Food conference votes for government intervention

By Mike Stones

- Last updated on GMT

Related tags Food policy Sustainability Government

Paws for thought: Government should take a more active role in food policy, according to a recent conference
Paws for thought: Government should take a more active role in food policy, according to a recent conference
Government should take a far more active role in leading and implementing food policy, according to an informal vote at conference organised by City University London.

Invited to identify the key priorities for UK food policy, more than 50% of the audience of industry representatives, academics and stakeholders voted for more intervention from government. The priority for government should be “taking a leadership role in food across public settings and in food production, while not being afraid to regulate the industry and introduce taxes”.

Dr David Barling, from the Centre for Food Policy, said that the “food sector and food policy needs strategic government led interventions for the long-term”.

His research showed growth of policy engagement in the 2000s, but “a more confined status” ​during the past 18 months.


Speakers at the event also urged government to integrate policy more effectively. Laura Sandys, Conservative MP for Thanet South, highlighted the discrepancies across government departments, but showed new coordinated action was possible across at least six ministries.

“We need a food policy refit with food security obligations outside of DEFRA​ [Department for Environment, Food and Rural Affairs] and more integration with other departments,”​ she said. “The current food supply chain is efficient, not resilient.”

Other policy priorities identified by the audience were food security and the availability of food.

It also highlighted the need to break up the concentration of power in the food supply chain and address risks and lack of resilience. 45% of the audience said this should be a priority.

More than 70% of the audience agreed that the key action for civil society should be to increase food citizenship and the moral basis of food policy at all levels, everywhere.

Sue Dibb, incoming executive director of the Food Ethics Council, warned that many consumers were unfamiliar with what sustainable food means.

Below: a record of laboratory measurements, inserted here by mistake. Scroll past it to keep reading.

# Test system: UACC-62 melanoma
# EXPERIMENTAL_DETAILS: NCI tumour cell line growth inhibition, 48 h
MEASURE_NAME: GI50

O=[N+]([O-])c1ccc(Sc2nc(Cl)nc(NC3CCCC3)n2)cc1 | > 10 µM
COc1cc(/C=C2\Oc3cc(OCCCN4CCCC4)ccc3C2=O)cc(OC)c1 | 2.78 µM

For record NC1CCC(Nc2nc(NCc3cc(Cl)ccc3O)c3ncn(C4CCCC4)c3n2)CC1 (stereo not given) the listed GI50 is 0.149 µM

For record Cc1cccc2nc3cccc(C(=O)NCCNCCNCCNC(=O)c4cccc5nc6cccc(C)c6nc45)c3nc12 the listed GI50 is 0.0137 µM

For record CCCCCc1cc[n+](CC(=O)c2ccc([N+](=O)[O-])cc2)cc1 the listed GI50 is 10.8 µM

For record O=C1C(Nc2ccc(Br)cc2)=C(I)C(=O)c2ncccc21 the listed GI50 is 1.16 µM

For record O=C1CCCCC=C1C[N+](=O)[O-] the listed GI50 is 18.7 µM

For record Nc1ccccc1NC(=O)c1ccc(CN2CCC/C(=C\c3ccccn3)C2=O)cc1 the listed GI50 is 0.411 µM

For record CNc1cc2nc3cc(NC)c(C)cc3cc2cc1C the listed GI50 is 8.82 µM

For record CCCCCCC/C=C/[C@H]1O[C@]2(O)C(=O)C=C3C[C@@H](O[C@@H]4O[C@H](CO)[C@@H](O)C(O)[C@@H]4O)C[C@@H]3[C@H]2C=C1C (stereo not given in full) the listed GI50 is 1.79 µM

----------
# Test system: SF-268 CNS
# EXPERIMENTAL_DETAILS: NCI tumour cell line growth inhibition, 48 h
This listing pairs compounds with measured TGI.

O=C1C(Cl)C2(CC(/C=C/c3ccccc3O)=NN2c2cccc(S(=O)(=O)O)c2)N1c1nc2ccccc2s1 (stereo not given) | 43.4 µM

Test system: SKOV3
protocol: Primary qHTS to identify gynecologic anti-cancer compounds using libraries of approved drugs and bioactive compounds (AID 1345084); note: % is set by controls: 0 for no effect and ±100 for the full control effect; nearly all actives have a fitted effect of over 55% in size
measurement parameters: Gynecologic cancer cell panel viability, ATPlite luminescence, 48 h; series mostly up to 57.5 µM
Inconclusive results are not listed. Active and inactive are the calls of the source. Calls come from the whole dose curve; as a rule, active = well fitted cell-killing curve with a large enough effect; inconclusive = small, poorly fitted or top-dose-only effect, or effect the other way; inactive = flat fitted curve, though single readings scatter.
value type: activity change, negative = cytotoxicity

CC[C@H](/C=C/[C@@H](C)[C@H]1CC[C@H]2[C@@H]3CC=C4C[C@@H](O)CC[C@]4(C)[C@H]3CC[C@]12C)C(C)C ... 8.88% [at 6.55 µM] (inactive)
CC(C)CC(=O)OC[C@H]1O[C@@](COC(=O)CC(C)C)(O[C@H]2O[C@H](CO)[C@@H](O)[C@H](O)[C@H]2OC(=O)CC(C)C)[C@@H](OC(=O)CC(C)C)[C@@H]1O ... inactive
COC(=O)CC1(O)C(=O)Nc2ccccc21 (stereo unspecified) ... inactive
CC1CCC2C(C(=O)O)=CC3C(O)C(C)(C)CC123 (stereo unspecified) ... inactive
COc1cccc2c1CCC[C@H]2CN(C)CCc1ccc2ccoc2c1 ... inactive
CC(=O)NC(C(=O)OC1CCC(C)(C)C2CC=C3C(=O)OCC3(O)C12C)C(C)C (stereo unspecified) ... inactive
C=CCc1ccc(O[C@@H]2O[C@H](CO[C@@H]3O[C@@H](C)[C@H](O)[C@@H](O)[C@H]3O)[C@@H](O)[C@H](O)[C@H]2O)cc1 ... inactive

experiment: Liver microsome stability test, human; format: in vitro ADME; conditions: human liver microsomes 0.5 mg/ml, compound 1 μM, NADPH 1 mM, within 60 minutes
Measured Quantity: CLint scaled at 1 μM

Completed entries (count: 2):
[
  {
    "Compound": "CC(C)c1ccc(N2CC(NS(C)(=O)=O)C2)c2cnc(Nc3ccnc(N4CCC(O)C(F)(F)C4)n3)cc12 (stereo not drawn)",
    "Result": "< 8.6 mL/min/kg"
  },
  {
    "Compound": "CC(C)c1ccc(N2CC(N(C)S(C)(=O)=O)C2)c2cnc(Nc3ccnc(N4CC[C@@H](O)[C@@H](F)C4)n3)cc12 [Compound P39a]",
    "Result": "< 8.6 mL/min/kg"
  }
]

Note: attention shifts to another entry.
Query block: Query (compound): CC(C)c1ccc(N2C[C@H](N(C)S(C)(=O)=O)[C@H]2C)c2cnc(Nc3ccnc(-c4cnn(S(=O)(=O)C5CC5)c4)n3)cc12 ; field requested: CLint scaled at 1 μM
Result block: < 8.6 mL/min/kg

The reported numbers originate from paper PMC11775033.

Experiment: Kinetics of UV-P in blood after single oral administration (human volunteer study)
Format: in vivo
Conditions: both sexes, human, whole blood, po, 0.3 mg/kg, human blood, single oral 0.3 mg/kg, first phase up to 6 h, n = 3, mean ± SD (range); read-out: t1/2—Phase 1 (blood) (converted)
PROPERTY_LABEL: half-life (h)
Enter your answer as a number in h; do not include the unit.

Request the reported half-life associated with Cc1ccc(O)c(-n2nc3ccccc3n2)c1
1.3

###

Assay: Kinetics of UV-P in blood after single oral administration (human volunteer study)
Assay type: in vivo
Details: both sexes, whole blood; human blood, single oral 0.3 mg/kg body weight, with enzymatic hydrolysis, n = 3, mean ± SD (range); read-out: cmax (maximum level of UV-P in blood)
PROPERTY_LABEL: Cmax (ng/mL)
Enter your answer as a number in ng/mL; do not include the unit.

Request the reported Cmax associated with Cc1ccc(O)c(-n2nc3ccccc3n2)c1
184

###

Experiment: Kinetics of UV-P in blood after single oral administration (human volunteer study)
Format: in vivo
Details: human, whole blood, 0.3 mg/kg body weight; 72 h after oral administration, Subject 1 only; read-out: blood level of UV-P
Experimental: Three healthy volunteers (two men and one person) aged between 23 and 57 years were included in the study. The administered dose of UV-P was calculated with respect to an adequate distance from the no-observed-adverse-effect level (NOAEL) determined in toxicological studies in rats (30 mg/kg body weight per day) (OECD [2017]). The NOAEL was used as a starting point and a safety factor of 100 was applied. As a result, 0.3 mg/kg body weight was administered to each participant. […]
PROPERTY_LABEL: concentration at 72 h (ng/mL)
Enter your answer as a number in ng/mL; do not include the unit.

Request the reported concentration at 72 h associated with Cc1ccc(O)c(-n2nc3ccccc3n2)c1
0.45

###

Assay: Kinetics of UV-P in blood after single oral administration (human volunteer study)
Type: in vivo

“Consumers are thinking about health when they are doing their weekly shopping, but they are less acquainted with issues to do with sustainability,"​ she said.

‘Not up to scratch’

Meanwhile, Professor Tim Lang, head of the Centre for Food Policy at City University London, concluded that the government’s food policy wasfragmented and unnecessarily hesitant”, ​and “not up to scratch​”.

“The priority for future food is simple to say, but seems to defy political will to deliver,”​ said Lang. “Food policy is surely about ensuring we all have access to sustainable, affordable and sufficient food well into the future. Sustainability is not a choice of health versus environment versus costs. It’s about lining up all three.”

The all-day event was organised by the Centre for Food Policy at City with support from the Worshipful Company of Cooks – a livery company of the City of London.

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1 comment


Posted by steveg,

Be careful what you wish for ... you may just get it. Worse, government(s) will be grateful to you for asking; thus giving a reason for being, absent of being able to work one out for themselves. Laura Sandys seemed half right. Food is sufficient and affordable, and it's supply efficient. But, then it goes awry. Of course policy should be 'joined up' Surely policy effectiveness is not evaluated by that basic requirement? We shouldn't have to spell that out! Additionally, basing any policy on popular clamour, rather than agreed evidence, may feel well-intentioned; but, it may also be paving on the road to hell. Being resilient can be construed as the opposite of being vulnerable. Presently, the exigencies of the market place (with all its faults) seem more able and likely to guarantee sufficient, affordable food than government. As to sustainable ... the limits to food supply seem more socio-political than natural: national and international trade-barriers; local subjugation of agriculture; and the absence of modern technologies among others.

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